Thank you for you inquiry. The activities of collection agencies are regulated under the Fair Debt Collection Practices Act: http://www.ftc.gov/os/statutes/fdcpa/fdcpact.htm. The full text of this act can be found by going to the link provided above.
Basically, it is important to make a clear distinction between how an “original creditor” may act and how a “collection agency” may proceed regarding validating a debt, pursuing a debt, and reporting a debt to the credit bureaus. Remember, the above law does not govern the activities or original creditors, such as credit card companies, only third parties, or collection agencies. Even lawyers, hired by third party collection agencies, must adhere to the provisions of the FDPCA.
Under the FDCPA, you are allowed to validate this debt, and the creditor (in this case, the collection agency) must show you proof that the debt is valid and that you owe the debt to the collection agency (not to the original creditor.)
Here is the actual section of the FDPA which deals with the question you have asked:
FDCPA Section 809. Validation of debts [15 USC 1692g]
(b) If the consumer notifies the debt collector in writing within the thirty-day period described in subsection
(a) that the debt, or any portion thereof, is disputed, or that the consumer requests the name and address of the original creditor, the debt collector shall cease collection of the debt, or any disputed portion thereof, until the debt collector obtains verification of the debt or any copy of a judgment, or the name and address of the original creditor, and a copy of such verification or judgment, or name and address of the original creditor, is mailed to the consumer by the debt collector.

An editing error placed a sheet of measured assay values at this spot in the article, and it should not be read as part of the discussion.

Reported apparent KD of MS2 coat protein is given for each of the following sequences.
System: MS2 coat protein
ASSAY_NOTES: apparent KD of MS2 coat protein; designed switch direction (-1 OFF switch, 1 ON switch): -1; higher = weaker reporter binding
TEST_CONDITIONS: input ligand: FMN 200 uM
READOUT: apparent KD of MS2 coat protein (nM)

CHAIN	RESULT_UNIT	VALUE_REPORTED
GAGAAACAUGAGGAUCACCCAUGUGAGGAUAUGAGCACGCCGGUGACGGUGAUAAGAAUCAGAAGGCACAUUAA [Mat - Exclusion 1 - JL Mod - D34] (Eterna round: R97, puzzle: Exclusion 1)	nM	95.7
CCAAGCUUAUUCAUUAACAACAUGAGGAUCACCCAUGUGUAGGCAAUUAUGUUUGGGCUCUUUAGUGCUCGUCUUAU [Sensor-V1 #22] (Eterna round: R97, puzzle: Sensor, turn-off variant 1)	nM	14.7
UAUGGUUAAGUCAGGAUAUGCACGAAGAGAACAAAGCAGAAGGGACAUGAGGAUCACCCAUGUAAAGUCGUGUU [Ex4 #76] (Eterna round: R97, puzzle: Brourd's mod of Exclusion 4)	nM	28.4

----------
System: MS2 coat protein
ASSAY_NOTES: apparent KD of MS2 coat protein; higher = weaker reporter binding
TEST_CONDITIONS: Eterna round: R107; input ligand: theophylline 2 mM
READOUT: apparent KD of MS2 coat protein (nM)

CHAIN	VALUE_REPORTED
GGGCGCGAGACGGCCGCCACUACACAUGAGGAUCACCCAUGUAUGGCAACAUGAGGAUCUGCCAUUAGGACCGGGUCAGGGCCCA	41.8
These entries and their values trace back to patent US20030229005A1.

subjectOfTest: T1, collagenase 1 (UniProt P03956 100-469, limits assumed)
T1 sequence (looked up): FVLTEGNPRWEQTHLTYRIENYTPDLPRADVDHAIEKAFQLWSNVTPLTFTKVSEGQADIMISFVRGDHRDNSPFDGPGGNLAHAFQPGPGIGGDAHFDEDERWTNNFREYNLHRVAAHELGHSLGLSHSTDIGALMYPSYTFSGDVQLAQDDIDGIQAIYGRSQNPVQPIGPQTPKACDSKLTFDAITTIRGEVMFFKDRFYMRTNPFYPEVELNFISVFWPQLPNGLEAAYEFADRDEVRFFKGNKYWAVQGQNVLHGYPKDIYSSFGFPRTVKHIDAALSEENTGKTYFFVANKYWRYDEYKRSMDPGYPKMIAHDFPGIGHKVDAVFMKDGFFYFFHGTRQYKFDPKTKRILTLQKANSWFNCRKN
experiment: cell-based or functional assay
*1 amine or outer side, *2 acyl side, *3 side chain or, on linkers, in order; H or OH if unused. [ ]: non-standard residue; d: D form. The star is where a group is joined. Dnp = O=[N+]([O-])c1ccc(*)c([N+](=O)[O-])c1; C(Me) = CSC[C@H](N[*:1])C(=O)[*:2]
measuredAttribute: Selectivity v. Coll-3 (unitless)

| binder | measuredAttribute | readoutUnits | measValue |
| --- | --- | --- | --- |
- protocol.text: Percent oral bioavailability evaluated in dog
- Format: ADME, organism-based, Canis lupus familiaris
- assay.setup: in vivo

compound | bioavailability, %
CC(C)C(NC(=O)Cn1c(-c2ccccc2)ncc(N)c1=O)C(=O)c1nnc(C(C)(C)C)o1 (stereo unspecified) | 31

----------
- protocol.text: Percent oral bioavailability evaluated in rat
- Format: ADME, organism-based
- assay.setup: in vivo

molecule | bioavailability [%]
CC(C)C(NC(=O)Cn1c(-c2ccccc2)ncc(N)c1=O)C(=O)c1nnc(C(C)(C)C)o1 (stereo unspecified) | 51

So, if a creditor can’t validate or verify a debt: They are not allowed to collect it; They are not allowed to contact you about it. and They are also not allowed to report it to the credit bureaus under the Fair Credit Reporting Act (FCRA). If they do this, they are in violation of the FCRA, and the FCRA states that you can sue for $1,000 in damages for any violation of the Act.
Here is an opinion letter from the FTC which communicates that a collection agency may not report a debt to the credit bureaus which has not been validated:
It is important to point out that the same FTC document above indicates that a collection agency may continue to report to the credit bureau during the 30 day validation period. (see I.)
I. “Is it permissible under the FDCPA for a debt collector to report charged-off debts to a consumer reporting agency during the term of the 30-day validation period detailed in Section 1692g?” Yes. As stated in the Commission’s Staff Commentary on the FDCPA (copy enclosed), a debt collector may accurately report a debt to a consumer reporting agency within the thirty day validation period (p. 50103). We do not regard the action of reporting a debt to a consumer reporting agency as inconsistent with the consumer’s dispute or verification rights under § 1692g.
Helena, we hope this information has been helpful to you. This is not legal advice but information that we hope will be helpful to you. The bottom line the FDCPA provides consumers with certain protections against collection agencies. How those laws are interpreted, applied, and amended from time to time may change, so it is also recommended that you get legal advice that will help you correctly apply the provisions of FDCPA to your particular situation.
We wish you the best,
CLC Help Center
Thu Dec 21, 2006 04:16:47 PM